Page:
Blame Organized Labour for delayed implementation of minimum wage – FG

By Shola Abayomi.

The Federal Government has called on Organized Labour to come to a compromise, instead of stretching out and eating up the time meant for implementation of the consequential adjustment of the new minimum wage.

The Federal Government, through the Chairman, National Salaries, Income and Wages Commission (NSIWC), Richard Egbule, blamed the continued delay on Labour’s unrealistic demands which would raise the total wage bill too high and far beyond what the government is able to pay.

Egbule, who spoke to newsmen in Abuja today, stated that the Federal Government had offered an adjustment of N10, 000 across board for those already earning above N30, 000 per month but was turned down by labour who are insisting on a 66 per cent increment.

“Labour is asking for consequential adjustment and government in its wisdom had made budgetary provision for an adjustment of N10, 000 across board for those already earning above N30, 000 per month.

“However, the Unions have refused this offer, saying that because the increase in minimum wage from 18,000 to N30, 000 was 66 per cent, therefore they want 66 percent increment across board.

“We told them that the minimum wage was not raised from N18, 000 to N30, 000 through percentage increase but as a result of consideration of economic factors including ability to pay.

“However, we said that if they want consequential adjustments in percentage terms, we will use a percentage that when applied will not exceed what has been provided for in the budget.

“The computation based on percentage which government had given to labour, was 9.5 per cent from level 7 to 14 including level 1-6 of those salary structures that did not benefit from the minimum wage.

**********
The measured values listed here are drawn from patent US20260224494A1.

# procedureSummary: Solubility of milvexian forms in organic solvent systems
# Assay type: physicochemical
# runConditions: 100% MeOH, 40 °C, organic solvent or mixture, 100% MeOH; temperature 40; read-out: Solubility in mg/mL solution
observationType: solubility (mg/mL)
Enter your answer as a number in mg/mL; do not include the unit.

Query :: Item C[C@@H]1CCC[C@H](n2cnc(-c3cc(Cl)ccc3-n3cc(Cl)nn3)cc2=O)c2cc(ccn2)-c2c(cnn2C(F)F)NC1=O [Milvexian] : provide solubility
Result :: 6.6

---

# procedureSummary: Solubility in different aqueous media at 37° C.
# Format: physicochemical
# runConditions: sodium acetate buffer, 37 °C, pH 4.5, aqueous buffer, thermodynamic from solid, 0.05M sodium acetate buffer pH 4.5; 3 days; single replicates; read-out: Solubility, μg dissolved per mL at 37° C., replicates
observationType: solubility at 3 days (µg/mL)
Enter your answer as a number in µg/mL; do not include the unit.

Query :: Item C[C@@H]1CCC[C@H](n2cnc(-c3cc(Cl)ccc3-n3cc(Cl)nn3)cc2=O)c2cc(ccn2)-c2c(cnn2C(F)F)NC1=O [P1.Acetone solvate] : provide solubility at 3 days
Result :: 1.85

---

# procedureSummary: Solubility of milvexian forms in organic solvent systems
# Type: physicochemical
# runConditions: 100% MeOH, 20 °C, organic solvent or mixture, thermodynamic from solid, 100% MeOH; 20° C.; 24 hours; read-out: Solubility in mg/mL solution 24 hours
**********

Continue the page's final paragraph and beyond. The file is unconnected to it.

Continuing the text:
“And then five percent from level 15 to 17. Labour countered the offer and proposed 30 per cent increase for level 7 to 14 and 25 per cent for level 15 to 17.

“One point we keep repeating is, it will be unfair that because you gave the person earning minimum wage N12, 000, you give a level 17 officer almost N100, 000 if you apply 25 percent,’’ he said.

The NSIWC chairman urged labour unions to accept the terms offered by the Federal Government, rather than prevent workers from benefitting from the adjustment, four months after the new minimum wage was signed into law.

“Labour is currently stretching out and eating up the time that people could have used in benefiting from the adjustment because the new minimum wage was implemented since April.

“My advice is for labour to accept the terms for now and prepare to fight for the harmonization of salaries that is coming up. Harmonization of salaries will take care of this issue.

“The committee has already been formed and awaiting inauguration. I want them (labour) to know this and liberate us from this unnecessary log jam,” Egbule stated.

Leave a Reply

Your email address will not be published. Required fields are marked *